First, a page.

A few days ago Joan, my mom Joyce and I returned from visiting family in Sonoma California. Sonoma is nestled in a spectacularly fertile, rolling and green patch of the planet roughly 45 minutes north and east of San Francisco. The indigenous Miwok Indians called the land the “Valley of the Moon” for the way each full moon lit like day the entire Sonoma Valley. The photo above is of bro-in-law and host Steve and my mother in front of Sonoma’s famous “Valley of the Moon” mural just off the Square). The Spanish entered the area in 1835 looking for treasure, land and “heathen souls”to convert. Unfortunately for the proud and peaceful Miwok the Spanish proved most adept at spreading small pox, resulting in the convertion of a large number of the Miwok into corpses.
The Spanish made Sonoma the northernmost of their string of California missions. Today the Sonoma Valley produces some of the finest wines in the world and welcomes tens of thousands of visitors for year-round fun and frolic. Napa, Sonoma’s neighbor to the east, is the more famous of the two. but that popularity has turned Napa into a city with city-type problems, an outlet mall, and, shall we say, a crabby disposition towards the tourists who park in their spots, take the good seats at the restaurants and generally make the place Wine Disney World. Sonoma, however, is still at heart a farm town of around 10,000 where feed stores and fantastic restaurants live comfortably side-by-side and just about anyone you meet while walking the town still smiles and says “hello”. You also won’t find a fast-food restaurant or Walmart, and the only chain store is Williams Sonoma because the famed kitchen and home store was founding in, well, Sonoma. Although I no longer get to enjoy the fruit of the vine, I remember Sonoma wine as every bit as good as those in Napa, and in many cases, better.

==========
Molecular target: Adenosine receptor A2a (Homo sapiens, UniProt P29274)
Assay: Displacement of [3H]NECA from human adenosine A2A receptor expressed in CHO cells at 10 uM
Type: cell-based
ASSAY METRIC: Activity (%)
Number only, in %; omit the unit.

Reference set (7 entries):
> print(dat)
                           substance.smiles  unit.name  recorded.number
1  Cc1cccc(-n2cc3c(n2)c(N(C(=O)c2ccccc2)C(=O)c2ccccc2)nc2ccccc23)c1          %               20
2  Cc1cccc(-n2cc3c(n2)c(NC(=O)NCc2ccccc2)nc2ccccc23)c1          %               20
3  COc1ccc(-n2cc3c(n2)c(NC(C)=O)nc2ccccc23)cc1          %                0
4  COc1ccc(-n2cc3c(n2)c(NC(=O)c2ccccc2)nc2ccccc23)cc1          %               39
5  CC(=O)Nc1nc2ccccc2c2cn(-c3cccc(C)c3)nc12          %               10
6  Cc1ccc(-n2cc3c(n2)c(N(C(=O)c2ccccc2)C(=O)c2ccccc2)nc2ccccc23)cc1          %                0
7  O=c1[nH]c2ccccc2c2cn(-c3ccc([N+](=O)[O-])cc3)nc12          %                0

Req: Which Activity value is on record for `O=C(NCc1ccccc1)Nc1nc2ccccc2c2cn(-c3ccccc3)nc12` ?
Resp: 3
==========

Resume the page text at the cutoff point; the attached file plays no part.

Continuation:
Joan and Mom, boarding at FSD
I’ve often said that the older I get, the fewer things I know “for sure”, meaning that as time rambles on, the know-it-all black and white brashness of youth gives way to the reality that life is constructed mostly of gray. I’m in my 56th year, and I can state with certainty I know the following to be true: 1) People hate change. 2) It’s never too cold for ice cream. 3) There is always room for a little pie. And 4) If you are ever given the option of having loving family live in Sonoma, have the good sense to say “yes” and visit them often. More bits of Sonoma history and trip tales to come.